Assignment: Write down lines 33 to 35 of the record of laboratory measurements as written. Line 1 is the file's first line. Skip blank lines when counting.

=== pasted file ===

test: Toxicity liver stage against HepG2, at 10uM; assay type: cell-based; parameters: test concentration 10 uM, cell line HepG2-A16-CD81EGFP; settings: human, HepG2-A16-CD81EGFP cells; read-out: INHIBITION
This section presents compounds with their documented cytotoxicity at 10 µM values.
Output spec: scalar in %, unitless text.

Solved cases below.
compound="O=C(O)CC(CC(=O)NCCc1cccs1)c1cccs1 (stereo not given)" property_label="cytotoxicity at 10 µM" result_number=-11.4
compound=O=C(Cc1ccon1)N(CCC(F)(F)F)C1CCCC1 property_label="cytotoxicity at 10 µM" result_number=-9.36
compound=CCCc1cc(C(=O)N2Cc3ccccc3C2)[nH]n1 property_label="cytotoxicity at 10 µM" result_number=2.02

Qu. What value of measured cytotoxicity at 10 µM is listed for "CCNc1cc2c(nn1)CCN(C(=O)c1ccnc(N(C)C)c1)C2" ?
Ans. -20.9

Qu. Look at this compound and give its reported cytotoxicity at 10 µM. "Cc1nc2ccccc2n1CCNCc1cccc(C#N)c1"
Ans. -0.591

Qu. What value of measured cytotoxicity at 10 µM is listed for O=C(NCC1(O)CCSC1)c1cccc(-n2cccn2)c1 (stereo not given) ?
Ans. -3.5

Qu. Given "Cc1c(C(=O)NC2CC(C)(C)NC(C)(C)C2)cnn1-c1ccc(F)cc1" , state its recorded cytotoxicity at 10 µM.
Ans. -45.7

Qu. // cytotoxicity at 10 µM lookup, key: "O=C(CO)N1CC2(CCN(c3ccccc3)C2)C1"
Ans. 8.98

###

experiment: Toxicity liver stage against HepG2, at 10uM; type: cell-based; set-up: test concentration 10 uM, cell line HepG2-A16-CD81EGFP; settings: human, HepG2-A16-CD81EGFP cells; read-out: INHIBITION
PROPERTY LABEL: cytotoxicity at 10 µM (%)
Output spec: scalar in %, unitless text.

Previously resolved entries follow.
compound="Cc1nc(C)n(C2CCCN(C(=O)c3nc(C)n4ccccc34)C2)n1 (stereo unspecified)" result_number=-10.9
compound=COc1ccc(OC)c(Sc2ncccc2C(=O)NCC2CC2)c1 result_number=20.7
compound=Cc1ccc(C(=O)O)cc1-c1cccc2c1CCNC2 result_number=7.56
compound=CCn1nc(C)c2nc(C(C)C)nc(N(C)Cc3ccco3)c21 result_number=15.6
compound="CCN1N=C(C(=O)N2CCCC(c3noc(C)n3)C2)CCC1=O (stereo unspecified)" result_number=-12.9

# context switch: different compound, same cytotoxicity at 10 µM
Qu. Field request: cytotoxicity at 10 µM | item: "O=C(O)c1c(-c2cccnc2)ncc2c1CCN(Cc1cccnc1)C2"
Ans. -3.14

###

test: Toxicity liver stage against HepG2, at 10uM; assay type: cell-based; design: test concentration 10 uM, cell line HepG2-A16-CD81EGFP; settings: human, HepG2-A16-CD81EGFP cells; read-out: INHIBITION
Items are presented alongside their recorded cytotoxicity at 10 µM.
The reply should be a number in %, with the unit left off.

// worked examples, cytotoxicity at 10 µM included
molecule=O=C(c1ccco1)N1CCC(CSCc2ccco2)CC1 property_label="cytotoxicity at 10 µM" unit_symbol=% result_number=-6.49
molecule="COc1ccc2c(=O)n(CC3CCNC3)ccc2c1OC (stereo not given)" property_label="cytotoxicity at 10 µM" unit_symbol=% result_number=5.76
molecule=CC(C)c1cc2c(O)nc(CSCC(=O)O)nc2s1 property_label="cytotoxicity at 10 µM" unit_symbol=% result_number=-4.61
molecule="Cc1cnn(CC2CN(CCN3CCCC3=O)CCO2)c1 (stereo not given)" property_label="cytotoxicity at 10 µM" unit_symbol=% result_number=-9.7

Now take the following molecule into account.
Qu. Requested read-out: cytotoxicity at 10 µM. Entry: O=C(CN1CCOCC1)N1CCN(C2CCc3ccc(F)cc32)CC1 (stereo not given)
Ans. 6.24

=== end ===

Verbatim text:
Items are presented alongside their recorded cytotoxicity at 10 µM.
The reply should be a number in %, with the unit left off.

// worked examples, cytotoxicity at 10 µM included